ISM's purchasing index for manufacturing in the U.S. fell in December, showing the effects of global weakness, falling commodity prices and uncertainty about the economy.
Manufacturing in the U.S. showed continued weakness in December, the Institute for Supply Management reported, as sputtering global economies continued to weigh on the sector while lower oil prices dampened investment in the oil and gas business. ISM's monthly purchasing manager's index registered 48.2, down 0.4% from November's 48.6.
Of the 18 manufacturing industries surveyed, six reported growth in December.
Along with the effects of the global economic softness, noted Neil Shankar of TD Economics, U.S. manufacturing "continues to contend with the protracted slump in energy prices which is weighing on energy related investment and hindering demand for drilling equipment and other heavy machinery." And he added that the sector" is not getting any help from the U.S. dollar which continues to rally making U.S. made products more expensive in foreign markets."
While still in contraction territory, new orders and production showed slight gains, bringing them near the breakeven point. However, the employment index continued to worsen, from 51.3 in November to 48.1 in December.
Prices dropped 2 percentage points in December to 33.5, the 14th month that raw materials prices have fallen and the lowest reading since April 2009.
Inventories showed a slight improvement, up half a percent to 43.5, but analysts said they reflected continued uncertainty about the outlook for the economy.
“The inventory problem in the goods side of the economy is evident in the ISM report," said Daniel J. Meckstroth, chief economist for the MAPI Foundation, the research affiliate of the Manufacturers Alliance for Productivity and Innovation. "Manufacturers have reduced inventories for the sixth month in a row and the pace of the liquidation accelerated recently.”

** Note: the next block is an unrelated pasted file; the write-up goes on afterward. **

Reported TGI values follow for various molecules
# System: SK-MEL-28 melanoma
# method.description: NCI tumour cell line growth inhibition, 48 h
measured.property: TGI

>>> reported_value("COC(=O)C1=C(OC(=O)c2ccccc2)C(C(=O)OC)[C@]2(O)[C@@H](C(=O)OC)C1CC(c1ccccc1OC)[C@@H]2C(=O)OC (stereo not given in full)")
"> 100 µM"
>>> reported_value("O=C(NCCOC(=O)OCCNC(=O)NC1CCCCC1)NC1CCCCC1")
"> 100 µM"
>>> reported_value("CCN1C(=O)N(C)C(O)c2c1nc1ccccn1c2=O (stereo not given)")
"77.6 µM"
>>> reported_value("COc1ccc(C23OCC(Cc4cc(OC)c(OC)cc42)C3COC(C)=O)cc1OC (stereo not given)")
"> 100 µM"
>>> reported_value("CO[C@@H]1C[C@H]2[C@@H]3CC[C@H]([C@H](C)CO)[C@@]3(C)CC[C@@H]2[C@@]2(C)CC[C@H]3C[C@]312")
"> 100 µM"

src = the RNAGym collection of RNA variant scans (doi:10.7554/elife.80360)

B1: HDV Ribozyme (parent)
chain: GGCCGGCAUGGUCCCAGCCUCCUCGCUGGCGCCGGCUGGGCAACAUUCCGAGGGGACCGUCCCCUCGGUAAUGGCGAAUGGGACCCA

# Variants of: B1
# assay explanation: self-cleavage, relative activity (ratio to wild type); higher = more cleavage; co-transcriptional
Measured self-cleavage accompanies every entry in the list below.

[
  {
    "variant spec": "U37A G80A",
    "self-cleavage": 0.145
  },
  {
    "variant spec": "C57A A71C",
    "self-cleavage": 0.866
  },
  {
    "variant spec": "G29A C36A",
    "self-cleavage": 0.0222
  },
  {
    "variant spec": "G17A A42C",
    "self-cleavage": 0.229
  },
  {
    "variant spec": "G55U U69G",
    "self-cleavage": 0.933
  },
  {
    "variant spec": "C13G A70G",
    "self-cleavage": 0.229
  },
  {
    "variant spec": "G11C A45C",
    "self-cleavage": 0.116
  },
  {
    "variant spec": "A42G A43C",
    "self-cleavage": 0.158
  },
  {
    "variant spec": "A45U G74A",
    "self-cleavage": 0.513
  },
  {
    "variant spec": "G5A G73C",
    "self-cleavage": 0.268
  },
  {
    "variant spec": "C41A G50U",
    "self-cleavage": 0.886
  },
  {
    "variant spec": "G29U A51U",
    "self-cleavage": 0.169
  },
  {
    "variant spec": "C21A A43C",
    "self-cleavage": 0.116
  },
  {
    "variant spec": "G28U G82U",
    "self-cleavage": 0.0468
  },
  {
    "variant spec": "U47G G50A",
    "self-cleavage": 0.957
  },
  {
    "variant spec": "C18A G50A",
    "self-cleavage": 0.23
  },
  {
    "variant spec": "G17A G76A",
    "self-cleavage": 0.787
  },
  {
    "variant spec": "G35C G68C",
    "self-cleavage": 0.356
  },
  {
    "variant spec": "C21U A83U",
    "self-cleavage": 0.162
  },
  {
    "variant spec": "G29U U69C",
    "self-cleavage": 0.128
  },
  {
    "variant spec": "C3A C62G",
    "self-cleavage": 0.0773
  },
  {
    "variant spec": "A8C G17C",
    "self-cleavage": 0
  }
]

But Meckstroth noted that "inventory swings are always temporary and this swing has probably already run its course.” With "solid job growth and accompanying income and consumption growth" in the U.S. economy, he predicted that "manufacturing production will accelerate in early 2016.”
New export orders were a bright spot in the December report, returning to growth with a gain of 3.5 percentage points to 51.0. This followed six months of contraction in new orders.
Slower manufacturing activity in China remained the chief global concern as the Caixin PMI for December slipped to 48.2 from 48.6 the previous month. This was the seventh time in the past eight months that manufacturing output in China had fallen.
Dr. He Fan, chief economist at Caixin Insight Group, said the latest PMI showed "the forces driving an economic recovery have encountered obstacles and the economy is facing a greater risk of weakening."
Manufacturing production in the U.S. has barely moved over the last five months. Last month, the Federal Reserve reported that November output matched October at 106.2. Manufacturing production in November 2015 was up 0.9% compared to November 2014.